Eschbach added that a powerful driver is the reduction of greenhouse gases. "Again, getting the high efficiency back into the equation, the more efficient you are, the less harmful greenhouse gases you emit. Our technology not only provides electricity, but also uses the thermal output for co-generation applications, so our efficiencies can go continually higher - 45-47 percent for electrical efficiency can go up to 60-70 and beyond in terms of total thermal energy efficiency. And that goes a long way in terms of controlling your costs and reducing greenhouse emissions."
He said energy efficiency clearly is becoming a paramount concern with end users and if less fuel is used, that does a lot in terms of energy security: "Not only do our power plants operate on natural gas, a domestic resource, it also operates on other methane fuels such as waste water treatment gas from an industrial or municipal waste water treatment facility. There, you are able to bypass oil use altogether and just use the existing domestic sources that you have. For a wastewater treatment plant, the economies are even greater because the fuel that's generated from the wastewater treatment process is actually the fuel that generates electricity to treat the water. So clearly, you have an opportunity to clear away from foreign sources of energy and stick with the domestic resources that are here at home."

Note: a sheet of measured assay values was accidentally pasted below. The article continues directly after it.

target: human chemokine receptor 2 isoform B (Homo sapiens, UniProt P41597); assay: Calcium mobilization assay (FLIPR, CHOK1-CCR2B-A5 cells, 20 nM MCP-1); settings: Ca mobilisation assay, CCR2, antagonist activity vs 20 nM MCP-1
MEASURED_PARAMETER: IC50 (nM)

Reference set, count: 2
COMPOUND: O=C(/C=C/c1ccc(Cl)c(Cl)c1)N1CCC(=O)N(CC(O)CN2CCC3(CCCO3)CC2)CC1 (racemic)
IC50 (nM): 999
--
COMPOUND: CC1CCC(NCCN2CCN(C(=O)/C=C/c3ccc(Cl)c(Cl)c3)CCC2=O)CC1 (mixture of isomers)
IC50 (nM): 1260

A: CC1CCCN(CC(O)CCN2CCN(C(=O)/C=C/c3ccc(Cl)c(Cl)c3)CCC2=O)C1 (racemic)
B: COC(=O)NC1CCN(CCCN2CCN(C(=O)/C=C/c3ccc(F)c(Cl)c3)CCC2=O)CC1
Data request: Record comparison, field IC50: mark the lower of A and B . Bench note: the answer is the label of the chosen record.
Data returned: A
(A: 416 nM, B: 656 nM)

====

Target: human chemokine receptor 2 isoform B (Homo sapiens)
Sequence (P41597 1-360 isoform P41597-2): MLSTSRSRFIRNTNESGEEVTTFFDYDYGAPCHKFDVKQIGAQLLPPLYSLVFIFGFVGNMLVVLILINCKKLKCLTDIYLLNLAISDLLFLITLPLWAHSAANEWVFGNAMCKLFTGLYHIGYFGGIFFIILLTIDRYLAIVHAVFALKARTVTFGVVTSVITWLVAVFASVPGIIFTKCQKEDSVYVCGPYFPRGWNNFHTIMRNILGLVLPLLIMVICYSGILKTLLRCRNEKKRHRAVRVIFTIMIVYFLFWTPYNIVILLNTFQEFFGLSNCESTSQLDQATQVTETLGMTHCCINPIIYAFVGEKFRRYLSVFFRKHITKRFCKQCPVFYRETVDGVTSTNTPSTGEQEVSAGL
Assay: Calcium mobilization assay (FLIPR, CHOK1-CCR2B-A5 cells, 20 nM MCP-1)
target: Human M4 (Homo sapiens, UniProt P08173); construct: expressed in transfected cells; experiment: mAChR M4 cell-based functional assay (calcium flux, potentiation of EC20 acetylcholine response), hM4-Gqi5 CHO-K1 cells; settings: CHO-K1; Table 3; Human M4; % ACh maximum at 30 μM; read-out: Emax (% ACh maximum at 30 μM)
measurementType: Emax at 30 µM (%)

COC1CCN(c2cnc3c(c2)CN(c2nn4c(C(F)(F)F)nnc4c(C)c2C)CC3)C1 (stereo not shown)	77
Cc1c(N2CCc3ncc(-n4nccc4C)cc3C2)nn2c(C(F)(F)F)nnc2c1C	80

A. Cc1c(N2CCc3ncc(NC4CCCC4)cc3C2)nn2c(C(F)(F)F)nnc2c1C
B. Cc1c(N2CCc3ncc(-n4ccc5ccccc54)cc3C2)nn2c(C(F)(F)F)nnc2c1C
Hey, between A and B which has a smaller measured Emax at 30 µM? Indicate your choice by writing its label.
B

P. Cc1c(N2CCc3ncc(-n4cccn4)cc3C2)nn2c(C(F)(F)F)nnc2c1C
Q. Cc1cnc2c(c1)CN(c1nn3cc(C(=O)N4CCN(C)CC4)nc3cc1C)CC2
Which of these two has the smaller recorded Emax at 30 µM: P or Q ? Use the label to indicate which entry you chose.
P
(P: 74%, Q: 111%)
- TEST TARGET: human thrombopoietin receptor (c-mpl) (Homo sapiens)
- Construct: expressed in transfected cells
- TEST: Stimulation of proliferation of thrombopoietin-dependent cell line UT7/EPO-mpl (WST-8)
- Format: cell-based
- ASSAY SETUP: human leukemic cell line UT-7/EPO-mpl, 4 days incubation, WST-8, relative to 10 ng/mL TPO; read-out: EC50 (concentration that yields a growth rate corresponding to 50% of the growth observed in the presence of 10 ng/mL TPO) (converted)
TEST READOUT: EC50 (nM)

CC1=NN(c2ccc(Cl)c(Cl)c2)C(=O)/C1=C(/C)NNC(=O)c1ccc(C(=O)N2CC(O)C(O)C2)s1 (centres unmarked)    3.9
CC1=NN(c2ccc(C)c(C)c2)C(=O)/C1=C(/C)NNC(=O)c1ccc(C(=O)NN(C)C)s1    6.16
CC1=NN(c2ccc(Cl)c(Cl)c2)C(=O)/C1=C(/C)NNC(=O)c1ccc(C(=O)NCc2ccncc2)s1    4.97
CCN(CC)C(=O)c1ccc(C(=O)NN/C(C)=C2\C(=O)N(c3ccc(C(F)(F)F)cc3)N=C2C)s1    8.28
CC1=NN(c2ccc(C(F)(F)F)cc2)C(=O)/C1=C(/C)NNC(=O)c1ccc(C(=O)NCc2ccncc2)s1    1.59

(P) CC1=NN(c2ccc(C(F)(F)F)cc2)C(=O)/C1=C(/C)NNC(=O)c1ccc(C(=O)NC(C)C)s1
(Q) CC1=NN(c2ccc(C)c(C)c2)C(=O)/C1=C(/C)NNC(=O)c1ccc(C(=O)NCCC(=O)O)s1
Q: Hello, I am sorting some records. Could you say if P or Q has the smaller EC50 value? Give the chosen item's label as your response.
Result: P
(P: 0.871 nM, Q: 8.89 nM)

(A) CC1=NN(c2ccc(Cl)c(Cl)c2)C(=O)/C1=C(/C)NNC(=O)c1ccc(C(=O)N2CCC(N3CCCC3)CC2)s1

International Rectifier (NYSE: IRF) semiconductors enable the exact delivery of electricity to allow the end product to work efficiently, company spokesman Graham Robertson said.
"Power management technology can help the world save a remarkable amount of energy. There are three areas where advancements in power management that can help save about 30 percent of the world's projected energy demands. The first area is the ubiquitous electric motor, consuming over half of the world's electricity today and where electronic motion control technology can be applied to tame it. Next, are automotive systems that, with the aid of power management technology, can cut fuel consumption by 50 percent. Lastly in lighting, power management can help save half of the electricity by hastening the move to energy-saving alternatives such as high-efficiency fluorescents, digitally-dimmable ballasts, and LED technology," Robertson said.
He added, "We have seen a change in consumer and supplier behavior as our products are nearing price neutral and performance neutral and the cost of energy is increased. Consumers are more aware of the energy-efficiency options they have available. Suppliers are increasing their desire to have energy-efficient products available in the marketplace."
John Hurst has focused on marketing and communications for public and private companies in the United States and Canada.